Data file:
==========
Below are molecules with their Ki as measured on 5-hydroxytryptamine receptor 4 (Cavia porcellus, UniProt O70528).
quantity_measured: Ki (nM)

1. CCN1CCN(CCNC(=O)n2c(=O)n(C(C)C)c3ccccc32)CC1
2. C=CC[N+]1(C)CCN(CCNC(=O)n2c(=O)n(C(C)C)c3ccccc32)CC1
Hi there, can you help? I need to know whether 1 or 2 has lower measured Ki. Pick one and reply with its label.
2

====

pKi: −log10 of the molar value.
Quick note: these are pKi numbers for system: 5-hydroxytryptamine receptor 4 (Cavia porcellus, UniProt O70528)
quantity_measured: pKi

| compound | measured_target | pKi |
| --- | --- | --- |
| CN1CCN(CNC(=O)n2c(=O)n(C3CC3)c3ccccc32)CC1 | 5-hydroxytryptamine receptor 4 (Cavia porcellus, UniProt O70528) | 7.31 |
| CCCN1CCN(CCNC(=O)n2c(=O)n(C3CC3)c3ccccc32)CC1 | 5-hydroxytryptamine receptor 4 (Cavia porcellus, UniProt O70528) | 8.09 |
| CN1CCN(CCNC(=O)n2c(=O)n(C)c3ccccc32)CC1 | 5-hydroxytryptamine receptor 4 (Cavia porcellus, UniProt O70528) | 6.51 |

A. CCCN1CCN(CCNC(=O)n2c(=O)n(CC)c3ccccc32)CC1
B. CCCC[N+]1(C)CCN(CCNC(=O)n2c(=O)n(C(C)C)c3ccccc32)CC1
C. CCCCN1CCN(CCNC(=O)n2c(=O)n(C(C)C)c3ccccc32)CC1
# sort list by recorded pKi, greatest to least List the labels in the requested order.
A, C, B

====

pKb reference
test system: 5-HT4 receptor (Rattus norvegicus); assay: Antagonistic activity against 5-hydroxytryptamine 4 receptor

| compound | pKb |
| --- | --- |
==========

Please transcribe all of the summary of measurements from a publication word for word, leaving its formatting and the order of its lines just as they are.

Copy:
Below are molecules with their Ki as measured on 5-hydroxytryptamine receptor 4 (Cavia porcellus, UniProt O70528).
quantity_measured: Ki (nM)

1. CCN1CCN(CCNC(=O)n2c(=O)n(C(C)C)c3ccccc32)CC1
2. C=CC[N+]1(C)CCN(CCNC(=O)n2c(=O)n(C(C)C)c3ccccc32)CC1
Hi there, can you help? I need to know whether 1 or 2 has lower measured Ki. Pick one and reply with its label.
2

====

pKi: −log10 of the molar value.
Quick note: these are pKi numbers for system: 5-hydroxytryptamine receptor 4 (Cavia porcellus, UniProt O70528)
quantity_measured: pKi

| compound | measured_target | pKi |
| --- | --- | --- |
| CN1CCN(CNC(=O)n2c(=O)n(C3CC3)c3ccccc32)CC1 | 5-hydroxytryptamine receptor 4 (Cavia porcellus, UniProt O70528) | 7.31 |
| CCCN1CCN(CCNC(=O)n2c(=O)n(C3CC3)c3ccccc32)CC1 | 5-hydroxytryptamine receptor 4 (Cavia porcellus, UniProt O70528) | 8.09 |
| CN1CCN(CCNC(=O)n2c(=O)n(C)c3ccccc32)CC1 | 5-hydroxytryptamine receptor 4 (Cavia porcellus, UniProt O70528) | 6.51 |

A. CCCN1CCN(CCNC(=O)n2c(=O)n(CC)c3ccccc32)CC1
B. CCCC[N+]1(C)CCN(CCNC(=O)n2c(=O)n(C(C)C)c3ccccc32)CC1
C. CCCCN1CCN(CCNC(=O)n2c(=O)n(C(C)C)c3ccccc32)CC1
# sort list by recorded pKi, greatest to least List the labels in the requested order.
A, C, B

====

pKb reference
test system: 5-HT4 receptor (Rattus norvegicus); assay: Antagonistic activity against 5-hydroxytryptamine 4 receptor

| compound | pKb |
| --- | --- |